October 2, 2021

New Guidelines Advise on Treatment Delays and Substitutions

By pr0y3ct0m4l

The drop in the number of osteoporosis treatment visits is very concerning, according to Susan Williams, MD, an endocrinologist at the Cleveland Clinic in Ohio. “Just like any chronic condition, it is vitally important to continue treatment in order to have the best possible outcome; in the case of osteoporosis, that means preventing fractures in the future,” says Dr. Williams.

“Whether it is continuing to take an oral medication, calcium supplements, vitamin D, or an injectable medication, it is critical to not stop the treatment until you have talked with your doctor,” she says. Depending on the medication you’ve been prescribed, if treatment is abruptly stopped, fracture risk can rise dramatically, she adds.

In response to the disruption of care that the coronavirus has caused, the American Society for Bone and Mineral Research, American Association of Clinical Endocrinologists, Endocrine Society, European Calcified Tissue Society, and National Osteoporosis Foundation have released guidelines to help healthcare professionals who are treating people with osteoporosis during the social distancing challenges of the COVID-19 era.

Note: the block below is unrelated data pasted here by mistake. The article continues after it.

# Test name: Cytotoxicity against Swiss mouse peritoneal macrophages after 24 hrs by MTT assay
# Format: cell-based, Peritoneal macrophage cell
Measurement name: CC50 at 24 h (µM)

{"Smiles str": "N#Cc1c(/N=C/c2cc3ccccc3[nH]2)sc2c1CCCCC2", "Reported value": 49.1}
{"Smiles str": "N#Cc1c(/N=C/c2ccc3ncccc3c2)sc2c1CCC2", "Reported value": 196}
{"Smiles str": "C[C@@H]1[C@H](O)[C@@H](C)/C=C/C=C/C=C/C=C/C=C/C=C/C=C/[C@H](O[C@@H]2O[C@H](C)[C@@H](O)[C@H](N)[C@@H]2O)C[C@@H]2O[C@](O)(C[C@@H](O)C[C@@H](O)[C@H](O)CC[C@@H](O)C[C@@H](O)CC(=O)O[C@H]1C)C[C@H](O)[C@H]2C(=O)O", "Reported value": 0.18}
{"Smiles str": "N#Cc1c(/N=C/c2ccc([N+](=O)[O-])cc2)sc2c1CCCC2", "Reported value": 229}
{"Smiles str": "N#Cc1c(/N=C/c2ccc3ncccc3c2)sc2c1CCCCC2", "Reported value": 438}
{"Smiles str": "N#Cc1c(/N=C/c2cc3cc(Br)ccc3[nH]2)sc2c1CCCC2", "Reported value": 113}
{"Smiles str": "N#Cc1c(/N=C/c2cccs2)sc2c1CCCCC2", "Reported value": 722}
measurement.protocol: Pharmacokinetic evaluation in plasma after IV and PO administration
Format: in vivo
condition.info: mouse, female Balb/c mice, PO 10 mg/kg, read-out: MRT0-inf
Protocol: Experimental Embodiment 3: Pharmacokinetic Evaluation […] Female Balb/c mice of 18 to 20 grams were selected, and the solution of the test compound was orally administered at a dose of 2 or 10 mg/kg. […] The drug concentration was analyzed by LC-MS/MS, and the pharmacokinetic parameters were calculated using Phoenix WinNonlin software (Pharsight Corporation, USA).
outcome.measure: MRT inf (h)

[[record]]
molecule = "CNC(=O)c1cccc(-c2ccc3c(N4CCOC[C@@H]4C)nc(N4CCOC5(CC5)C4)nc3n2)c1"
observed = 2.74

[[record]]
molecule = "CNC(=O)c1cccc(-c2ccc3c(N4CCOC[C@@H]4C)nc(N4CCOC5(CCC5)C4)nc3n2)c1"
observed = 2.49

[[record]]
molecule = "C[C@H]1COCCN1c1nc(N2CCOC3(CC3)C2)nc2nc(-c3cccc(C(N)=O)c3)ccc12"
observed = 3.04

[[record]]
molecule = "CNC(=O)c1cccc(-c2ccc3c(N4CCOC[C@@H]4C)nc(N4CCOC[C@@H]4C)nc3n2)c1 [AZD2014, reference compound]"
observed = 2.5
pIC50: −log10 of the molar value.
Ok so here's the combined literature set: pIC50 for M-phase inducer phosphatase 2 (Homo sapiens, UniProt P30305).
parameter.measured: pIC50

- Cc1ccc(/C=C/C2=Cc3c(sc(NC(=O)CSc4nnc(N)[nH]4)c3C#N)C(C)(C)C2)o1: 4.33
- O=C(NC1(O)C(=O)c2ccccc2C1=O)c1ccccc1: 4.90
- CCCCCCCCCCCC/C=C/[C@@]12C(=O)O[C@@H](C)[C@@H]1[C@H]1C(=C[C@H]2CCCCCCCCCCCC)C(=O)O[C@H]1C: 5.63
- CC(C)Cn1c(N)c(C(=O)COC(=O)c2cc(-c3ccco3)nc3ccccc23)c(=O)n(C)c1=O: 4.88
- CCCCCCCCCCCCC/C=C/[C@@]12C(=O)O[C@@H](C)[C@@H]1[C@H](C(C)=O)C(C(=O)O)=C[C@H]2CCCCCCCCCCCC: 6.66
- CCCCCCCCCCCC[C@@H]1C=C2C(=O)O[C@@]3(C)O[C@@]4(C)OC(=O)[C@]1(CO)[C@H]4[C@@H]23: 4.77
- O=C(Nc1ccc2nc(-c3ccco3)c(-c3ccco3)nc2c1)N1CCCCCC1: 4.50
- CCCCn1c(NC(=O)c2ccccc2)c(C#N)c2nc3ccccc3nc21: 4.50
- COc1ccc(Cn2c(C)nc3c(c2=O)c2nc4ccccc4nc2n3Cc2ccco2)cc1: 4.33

The joint recommendations include the following:

For people who are taking Prolia (denosumab), experts recommend considering a delay in treatment. If the delay exceeds one month (that is, seven months from the most recent prior injection), consider a temporary transition to an oral bisphosphonate.
For people who are taking Forteo (teriparatide), Tymlos (abaloparatide), or Evenity (romosozumab), experts recommend considering a delay in treatment. If the delay exceeds three months, consider a temporary transition to oral bisphosphonate.
For people who are on an IV bisphosphonate, delays of even several months are unlikely to be harmful.
Although these guidelines are helpful, it’s still important that each person talk to their doctor about their therapy, says Williams. “The risks of stopping treatment are dependent upon the drug that has been prescribed. If an oral medication is stopped temporarily, say, for a month or possibly two, there should be little long-lasting harm,” says Williams.

But, she continues, if a daily injectable is stopped for some reason, the benefits of the drug start to diminish rapidly, and the same can be said for romosozumab (Evenity). If denosumab (Prolia) is abruptly stopped and “another medication is not prescribed, the benefits of the therapy are rapidly lost and the risk of spine fracture starts to increase rather dramatically,” she says.